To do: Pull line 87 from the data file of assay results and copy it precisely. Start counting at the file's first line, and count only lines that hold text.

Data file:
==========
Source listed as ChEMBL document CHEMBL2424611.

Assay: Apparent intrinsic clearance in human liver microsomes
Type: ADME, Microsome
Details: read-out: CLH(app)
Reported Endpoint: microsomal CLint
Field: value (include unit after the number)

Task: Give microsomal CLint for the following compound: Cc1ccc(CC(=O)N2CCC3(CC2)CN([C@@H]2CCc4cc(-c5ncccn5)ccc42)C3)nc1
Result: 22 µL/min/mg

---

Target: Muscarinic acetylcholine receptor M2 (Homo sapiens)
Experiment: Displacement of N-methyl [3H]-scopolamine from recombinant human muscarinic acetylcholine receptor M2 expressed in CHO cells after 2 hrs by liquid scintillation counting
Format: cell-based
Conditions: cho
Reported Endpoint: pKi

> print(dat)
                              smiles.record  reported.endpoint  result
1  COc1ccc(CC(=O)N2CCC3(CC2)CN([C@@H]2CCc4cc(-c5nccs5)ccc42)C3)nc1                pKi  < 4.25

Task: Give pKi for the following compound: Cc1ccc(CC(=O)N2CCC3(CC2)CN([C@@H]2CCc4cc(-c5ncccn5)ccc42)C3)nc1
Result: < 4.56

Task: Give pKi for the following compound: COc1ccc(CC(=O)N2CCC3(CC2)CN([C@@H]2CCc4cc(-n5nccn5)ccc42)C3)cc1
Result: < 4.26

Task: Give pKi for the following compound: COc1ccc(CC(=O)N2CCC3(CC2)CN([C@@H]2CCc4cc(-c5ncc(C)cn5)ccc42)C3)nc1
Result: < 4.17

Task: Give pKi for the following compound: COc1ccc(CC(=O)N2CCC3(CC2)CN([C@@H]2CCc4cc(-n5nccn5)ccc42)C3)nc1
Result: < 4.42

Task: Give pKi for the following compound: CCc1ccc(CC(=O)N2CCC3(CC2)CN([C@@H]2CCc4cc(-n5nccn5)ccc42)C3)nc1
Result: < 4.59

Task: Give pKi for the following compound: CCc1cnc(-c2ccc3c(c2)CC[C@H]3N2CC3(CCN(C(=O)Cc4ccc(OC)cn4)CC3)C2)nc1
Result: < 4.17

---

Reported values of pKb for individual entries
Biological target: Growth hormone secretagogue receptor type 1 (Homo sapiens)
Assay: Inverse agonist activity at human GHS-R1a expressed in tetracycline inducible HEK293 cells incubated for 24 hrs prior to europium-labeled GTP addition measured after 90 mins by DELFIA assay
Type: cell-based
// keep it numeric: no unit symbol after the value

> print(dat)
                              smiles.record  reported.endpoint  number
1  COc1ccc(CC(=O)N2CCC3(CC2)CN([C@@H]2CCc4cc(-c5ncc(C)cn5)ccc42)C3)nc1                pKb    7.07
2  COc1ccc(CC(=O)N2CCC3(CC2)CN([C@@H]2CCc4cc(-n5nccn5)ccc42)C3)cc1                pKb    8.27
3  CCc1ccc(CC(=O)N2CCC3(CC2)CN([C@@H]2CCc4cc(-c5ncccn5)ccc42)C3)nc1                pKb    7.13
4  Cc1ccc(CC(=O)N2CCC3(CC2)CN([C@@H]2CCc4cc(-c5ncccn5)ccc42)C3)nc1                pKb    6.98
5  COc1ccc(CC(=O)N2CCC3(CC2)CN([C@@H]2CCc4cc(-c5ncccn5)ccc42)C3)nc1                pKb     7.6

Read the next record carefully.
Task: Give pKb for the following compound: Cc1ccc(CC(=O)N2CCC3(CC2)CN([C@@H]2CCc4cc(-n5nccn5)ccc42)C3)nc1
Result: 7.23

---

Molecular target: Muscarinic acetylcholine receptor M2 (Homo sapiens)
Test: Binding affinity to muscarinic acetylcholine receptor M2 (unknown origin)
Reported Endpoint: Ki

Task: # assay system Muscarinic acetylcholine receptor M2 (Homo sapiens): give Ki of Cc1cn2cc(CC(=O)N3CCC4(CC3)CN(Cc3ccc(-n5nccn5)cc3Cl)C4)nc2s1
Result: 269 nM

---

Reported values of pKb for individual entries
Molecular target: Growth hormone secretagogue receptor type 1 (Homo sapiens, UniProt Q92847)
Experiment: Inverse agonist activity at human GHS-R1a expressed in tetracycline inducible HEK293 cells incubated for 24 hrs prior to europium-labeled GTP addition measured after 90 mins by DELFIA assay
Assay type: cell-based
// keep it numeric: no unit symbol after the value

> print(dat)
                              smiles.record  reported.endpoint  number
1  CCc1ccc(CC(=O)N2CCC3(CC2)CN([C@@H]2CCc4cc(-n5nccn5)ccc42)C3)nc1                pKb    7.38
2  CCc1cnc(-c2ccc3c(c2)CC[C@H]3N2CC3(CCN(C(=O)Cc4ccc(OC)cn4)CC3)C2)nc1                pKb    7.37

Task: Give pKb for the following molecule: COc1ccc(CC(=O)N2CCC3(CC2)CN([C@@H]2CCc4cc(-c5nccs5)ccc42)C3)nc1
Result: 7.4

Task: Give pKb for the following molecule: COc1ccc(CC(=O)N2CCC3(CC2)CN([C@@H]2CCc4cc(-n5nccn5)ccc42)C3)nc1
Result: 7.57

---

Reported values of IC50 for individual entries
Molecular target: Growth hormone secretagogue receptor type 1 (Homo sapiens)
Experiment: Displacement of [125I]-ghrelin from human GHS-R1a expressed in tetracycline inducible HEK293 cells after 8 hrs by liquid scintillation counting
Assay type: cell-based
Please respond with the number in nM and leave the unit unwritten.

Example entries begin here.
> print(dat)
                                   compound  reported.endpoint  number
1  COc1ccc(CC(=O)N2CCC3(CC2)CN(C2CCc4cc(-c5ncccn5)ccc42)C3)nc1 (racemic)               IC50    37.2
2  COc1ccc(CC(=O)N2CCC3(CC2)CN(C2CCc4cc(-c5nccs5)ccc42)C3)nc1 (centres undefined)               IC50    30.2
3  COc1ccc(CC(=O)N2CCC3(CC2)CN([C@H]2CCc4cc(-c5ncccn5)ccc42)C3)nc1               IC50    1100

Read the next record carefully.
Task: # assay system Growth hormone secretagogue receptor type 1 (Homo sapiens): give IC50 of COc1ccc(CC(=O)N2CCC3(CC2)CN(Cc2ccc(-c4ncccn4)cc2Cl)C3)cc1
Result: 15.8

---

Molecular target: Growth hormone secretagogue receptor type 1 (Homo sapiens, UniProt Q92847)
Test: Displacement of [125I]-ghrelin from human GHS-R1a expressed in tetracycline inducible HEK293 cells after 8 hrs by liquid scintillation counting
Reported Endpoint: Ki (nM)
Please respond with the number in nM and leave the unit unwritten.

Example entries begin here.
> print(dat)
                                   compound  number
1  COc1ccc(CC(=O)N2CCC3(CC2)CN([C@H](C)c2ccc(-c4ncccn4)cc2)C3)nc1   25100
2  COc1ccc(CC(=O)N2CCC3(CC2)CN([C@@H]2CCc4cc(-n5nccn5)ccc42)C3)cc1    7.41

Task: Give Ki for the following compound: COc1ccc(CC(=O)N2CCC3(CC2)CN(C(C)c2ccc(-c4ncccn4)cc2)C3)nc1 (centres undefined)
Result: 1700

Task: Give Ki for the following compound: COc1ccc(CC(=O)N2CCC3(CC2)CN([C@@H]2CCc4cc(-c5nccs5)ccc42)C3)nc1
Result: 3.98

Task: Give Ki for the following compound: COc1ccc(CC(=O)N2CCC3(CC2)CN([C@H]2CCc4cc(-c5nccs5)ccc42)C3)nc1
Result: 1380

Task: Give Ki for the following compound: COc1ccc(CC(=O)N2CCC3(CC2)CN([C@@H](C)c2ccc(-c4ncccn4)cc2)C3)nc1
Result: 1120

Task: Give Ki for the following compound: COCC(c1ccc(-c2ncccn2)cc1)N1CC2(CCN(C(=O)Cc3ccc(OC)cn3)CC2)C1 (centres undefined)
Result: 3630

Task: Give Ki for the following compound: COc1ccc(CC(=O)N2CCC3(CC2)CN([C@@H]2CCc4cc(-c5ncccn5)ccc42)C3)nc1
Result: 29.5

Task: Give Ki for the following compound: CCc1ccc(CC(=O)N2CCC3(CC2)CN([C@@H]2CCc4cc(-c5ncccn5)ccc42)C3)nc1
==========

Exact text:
> print(dat)